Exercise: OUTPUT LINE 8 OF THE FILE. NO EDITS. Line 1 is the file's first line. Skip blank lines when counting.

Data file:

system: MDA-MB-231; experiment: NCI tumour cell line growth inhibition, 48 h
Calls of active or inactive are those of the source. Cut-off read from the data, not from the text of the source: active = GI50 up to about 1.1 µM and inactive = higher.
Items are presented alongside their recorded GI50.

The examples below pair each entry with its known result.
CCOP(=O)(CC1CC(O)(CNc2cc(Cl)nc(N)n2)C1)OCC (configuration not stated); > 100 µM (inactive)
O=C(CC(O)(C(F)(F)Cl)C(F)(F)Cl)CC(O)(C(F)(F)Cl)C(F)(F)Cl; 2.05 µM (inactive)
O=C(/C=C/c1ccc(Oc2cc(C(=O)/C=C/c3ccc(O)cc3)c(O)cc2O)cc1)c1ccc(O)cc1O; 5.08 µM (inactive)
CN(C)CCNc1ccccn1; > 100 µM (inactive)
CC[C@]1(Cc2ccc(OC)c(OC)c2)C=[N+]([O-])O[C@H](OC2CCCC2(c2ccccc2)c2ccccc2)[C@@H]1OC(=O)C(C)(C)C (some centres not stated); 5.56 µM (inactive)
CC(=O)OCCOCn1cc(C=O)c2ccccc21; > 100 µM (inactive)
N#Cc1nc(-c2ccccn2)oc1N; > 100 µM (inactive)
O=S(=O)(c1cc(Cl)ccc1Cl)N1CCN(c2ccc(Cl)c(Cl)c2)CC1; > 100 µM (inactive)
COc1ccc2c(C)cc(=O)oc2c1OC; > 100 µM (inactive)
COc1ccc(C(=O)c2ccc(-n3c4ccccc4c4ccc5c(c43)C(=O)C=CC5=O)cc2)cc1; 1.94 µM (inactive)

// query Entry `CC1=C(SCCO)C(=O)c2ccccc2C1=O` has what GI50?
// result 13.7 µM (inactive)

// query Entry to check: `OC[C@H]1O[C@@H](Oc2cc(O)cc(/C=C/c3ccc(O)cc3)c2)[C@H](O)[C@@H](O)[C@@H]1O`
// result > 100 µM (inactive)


CN(C)CCNc1ccccn1; > 100 µM (inactive)